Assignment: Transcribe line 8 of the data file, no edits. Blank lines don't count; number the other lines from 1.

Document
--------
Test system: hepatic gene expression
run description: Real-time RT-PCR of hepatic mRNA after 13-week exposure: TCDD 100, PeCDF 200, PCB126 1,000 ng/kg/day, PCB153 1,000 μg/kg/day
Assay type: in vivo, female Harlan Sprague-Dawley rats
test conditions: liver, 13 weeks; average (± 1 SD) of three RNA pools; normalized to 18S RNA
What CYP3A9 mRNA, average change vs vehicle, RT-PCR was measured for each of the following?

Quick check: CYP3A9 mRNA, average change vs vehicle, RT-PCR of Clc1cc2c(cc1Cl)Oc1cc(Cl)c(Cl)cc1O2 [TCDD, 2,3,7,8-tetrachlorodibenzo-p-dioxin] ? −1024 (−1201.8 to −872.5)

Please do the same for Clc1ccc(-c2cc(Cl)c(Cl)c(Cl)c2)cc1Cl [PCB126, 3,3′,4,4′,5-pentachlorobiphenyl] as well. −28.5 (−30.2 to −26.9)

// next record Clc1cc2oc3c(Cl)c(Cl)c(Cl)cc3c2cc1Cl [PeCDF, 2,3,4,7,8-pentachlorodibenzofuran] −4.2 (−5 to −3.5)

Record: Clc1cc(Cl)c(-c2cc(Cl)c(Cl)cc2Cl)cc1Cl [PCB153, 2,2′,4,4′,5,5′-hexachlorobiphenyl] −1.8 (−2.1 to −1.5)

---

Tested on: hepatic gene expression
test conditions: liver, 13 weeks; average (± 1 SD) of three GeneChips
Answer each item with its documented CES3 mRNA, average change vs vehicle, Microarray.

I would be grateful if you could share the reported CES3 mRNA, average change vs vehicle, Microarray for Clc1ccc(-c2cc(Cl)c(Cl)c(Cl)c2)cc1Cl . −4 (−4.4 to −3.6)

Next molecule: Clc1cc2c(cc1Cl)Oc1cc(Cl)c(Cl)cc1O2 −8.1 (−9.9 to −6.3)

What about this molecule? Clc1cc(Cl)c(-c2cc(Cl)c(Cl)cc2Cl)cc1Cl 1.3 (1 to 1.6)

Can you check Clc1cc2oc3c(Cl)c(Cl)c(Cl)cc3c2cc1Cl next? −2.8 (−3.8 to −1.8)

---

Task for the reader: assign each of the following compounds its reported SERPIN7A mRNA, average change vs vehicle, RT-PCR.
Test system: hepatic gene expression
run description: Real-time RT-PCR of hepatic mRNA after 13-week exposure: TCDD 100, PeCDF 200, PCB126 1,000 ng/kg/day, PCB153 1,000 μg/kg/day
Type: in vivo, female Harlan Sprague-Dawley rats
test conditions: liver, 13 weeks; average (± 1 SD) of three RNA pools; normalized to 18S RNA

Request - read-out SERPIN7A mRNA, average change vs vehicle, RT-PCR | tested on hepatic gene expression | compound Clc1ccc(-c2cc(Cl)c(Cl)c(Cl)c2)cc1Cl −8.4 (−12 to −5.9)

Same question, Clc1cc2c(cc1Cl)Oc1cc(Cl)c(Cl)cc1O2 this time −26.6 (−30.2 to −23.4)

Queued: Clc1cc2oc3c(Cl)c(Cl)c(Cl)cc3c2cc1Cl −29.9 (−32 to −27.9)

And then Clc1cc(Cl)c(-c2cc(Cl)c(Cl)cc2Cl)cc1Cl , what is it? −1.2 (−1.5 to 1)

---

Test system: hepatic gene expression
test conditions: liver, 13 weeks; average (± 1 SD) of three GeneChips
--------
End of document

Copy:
// next record Clc1cc2oc3c(Cl)c(Cl)c(Cl)cc3c2cc1Cl [PeCDF, 2,3,4,7,8-pentachlorodibenzofuran] −4.2 (−5 to −3.5)